Real national strategy recognizes that Canada’s international punch is a function of our internal capabilities – just as a boxer punches not with the fingers but rather as a function of his/her torso and overall physical constitution. This, by the way, is very different from the naïve slogan that is occasionally fashionable in Ottawa – “good foreign policy is good domestic policy.”
We cannot have a serious foreign policy if we deliver our punch only through rhetoric or Twitter. This is understood by other countries who surely ask themselves: What capabilities does Canada have behind or beyond the Twitter exclamation? If there is nothing, we are to be ignored.
Canada exits the pandemic with as many as seven national crises of system – a public health crisis, an economic crisis, an education crisis, a national unity crisis, an institutional crisis, and a crisis of historic international weakness. We also have a growing social crisis in the country involving a difficult renegotiation of the norms according to which we agree to live together across our great land.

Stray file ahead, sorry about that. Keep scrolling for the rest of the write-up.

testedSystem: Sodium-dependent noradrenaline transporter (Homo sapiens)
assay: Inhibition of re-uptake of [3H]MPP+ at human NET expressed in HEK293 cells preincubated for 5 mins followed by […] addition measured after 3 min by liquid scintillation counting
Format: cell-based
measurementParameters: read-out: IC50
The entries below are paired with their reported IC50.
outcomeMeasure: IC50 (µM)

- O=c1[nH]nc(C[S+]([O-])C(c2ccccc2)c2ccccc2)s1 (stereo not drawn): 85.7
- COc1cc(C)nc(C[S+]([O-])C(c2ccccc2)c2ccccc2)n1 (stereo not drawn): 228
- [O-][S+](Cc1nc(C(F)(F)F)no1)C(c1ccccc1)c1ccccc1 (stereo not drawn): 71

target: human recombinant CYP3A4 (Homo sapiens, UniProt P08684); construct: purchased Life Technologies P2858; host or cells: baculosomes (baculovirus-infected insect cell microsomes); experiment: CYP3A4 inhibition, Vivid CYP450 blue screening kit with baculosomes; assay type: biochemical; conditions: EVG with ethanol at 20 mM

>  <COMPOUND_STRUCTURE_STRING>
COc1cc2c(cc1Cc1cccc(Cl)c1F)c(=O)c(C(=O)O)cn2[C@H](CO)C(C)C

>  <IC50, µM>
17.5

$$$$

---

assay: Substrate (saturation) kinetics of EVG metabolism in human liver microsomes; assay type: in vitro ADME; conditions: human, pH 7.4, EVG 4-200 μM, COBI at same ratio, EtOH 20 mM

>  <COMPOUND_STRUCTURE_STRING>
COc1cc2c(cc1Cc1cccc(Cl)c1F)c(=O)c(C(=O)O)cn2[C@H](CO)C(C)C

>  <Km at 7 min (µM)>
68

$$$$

We need to resolve these crises in parallel and concurrently, recognizing that our international weakness cannot be reversed in the context of great domestic weakness (although domestic strength, absent strategy and thinking, is only a necessary but insufficient condition for international success). The most devastating of these multiple systems crises for our country and its ability to compete internationally in the post-pandemic world is the massive education crisis. A country with very large numbers of uneducated or undereducated citizens will have difficulty mobilizing the talent to become a term-setter among the nations. But that is where we find ourselves at present, barring great political correction.
Does Canada need a “grand strategy” to survive this century’s novel pressures? Or is a more ad hoc approach more likely to safeguard Canada’s security and independence?
For our Canadian purposes, I don’t like the conventional understanding of “grand strategy” as proffered by American military colleges. That understanding suggests that Canada should choose a “goal” or “interest” or “end” to pursue, and that we should prepare or build up national capabilities to defend or support that end.
I don’t think that approach will get us anywhere in Canada, given our vassalized condition – that is, the Americans typically set our ends, whether we realize it or not.